Pope Francis Acknowledged That Some Nuns Have Been Abused By Priests & Bishops

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Reports of Catholic clergymen sexually abusing children have spanned the globe and received significant attention recently, but there's even more to the issue of sexual misconduct within the church. On Tuesday, Pope Francis acknowledged that nuns also face sexual abuse and declared that the church needs to "do more" to address the issue, The Washington Post reports.

The pope addressed the problem during his visit to the United Arab Emirates. On board the papal plane on Tuesday, one reporter brought up the February issue of the international magazine Women Church World, which centered around the theme of "touch" and included multiple pieces on the abuse of nuns. The publication called the misconduct an abuse of clergy power and critiqued the church's response to it.

"It is true ... there have been priests and even bishops who have done this," Francis told the reporter on Tuesday, according to Reuters. "I can't say 'this does not happen in my house.' It is true. Do we have to do more? Yes. Are we willing? Yes."

The pontiff went on to guess that "it is still going on, because something does not stop just because you have become aware of it," but he added that action is being taken. "We have been working on this for a long time," he said. "We have suspended some priests because of this."

A spotlight has been shined on sexual abuse in the church in the #MeToo era. Last July, the Associated Press published a massive report indicating that members of the clergy had allegedly assaulted nuns on at least four continents. The article blamed, in part, the fact that the church has for centuries considered women to have "second-class status" to men.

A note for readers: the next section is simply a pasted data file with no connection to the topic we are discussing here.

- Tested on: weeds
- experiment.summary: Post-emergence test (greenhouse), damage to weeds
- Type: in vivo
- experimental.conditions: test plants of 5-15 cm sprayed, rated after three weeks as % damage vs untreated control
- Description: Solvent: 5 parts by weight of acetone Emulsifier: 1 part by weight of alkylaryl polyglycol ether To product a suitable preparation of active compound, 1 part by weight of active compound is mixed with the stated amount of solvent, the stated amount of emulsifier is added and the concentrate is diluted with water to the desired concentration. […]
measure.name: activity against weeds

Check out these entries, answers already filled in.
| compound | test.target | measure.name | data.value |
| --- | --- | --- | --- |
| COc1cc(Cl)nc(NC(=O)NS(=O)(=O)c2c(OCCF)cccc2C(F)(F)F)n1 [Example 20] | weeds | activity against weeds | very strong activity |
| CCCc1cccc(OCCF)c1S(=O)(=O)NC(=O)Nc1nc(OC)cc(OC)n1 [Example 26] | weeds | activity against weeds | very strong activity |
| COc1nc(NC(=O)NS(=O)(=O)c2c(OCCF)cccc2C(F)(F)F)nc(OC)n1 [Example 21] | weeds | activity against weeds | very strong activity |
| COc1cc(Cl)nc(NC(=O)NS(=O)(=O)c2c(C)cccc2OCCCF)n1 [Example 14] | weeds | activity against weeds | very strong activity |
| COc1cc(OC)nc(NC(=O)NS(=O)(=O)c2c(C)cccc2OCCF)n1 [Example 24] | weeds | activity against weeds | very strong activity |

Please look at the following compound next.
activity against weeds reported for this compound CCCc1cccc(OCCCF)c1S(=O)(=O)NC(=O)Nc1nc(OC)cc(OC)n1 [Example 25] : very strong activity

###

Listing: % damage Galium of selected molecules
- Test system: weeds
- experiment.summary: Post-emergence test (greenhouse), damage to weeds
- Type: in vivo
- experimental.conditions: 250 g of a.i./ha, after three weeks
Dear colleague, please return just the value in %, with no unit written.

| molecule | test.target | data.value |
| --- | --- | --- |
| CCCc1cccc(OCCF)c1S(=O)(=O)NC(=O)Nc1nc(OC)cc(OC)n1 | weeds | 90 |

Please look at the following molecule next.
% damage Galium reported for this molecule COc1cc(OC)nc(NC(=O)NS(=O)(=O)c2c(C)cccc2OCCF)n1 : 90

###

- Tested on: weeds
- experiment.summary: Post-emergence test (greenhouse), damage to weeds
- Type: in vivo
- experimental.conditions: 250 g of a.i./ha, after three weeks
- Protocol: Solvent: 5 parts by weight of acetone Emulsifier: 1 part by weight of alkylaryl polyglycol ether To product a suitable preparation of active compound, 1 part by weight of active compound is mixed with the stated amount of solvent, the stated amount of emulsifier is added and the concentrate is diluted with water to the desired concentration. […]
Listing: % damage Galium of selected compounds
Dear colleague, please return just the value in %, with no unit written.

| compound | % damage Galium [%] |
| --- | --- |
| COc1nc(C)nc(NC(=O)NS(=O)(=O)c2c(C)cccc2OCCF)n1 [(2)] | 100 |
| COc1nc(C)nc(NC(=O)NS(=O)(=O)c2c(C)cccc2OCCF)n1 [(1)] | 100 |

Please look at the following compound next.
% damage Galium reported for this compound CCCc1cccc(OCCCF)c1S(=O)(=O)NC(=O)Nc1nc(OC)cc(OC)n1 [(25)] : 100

The piece reported on incidents that stretched back decades. In parts of Africa during the '90s, for example, priests allegedly preyed on nuns when they felt they could no longer assume that prostitutes and other women didn't have HIV. The Vatican did not comment on the AP's article at the time.

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One story that has drawn particular attention recently is that of a nun in Kerala, India, who accused a bishop of raping her multiple times between 2014 and 2016 (he has denied her allegations). In September, the anonymous woman wrote an open letter to India's Vatican representative to argue that the church has been neglecting women and focusing only on the wellbeing of its male officials. "Will the church authority be able to give back what I have lost?" she asked.

The pope's statements on Tuesday could be a sign that the church will pursue bolder action to stop the abuse of nuns, and many feel that such a move is long overdue. As historian Lucetta Scaraffia wrote in Women Church World this month, "If the church continues to close its eyes to the scandal — made even worse by the fact that abuse of women brings about procreation and is therefore at the origin of forced abortions and children who aren't recognized by priests — the condition of oppression of women in the church will never change."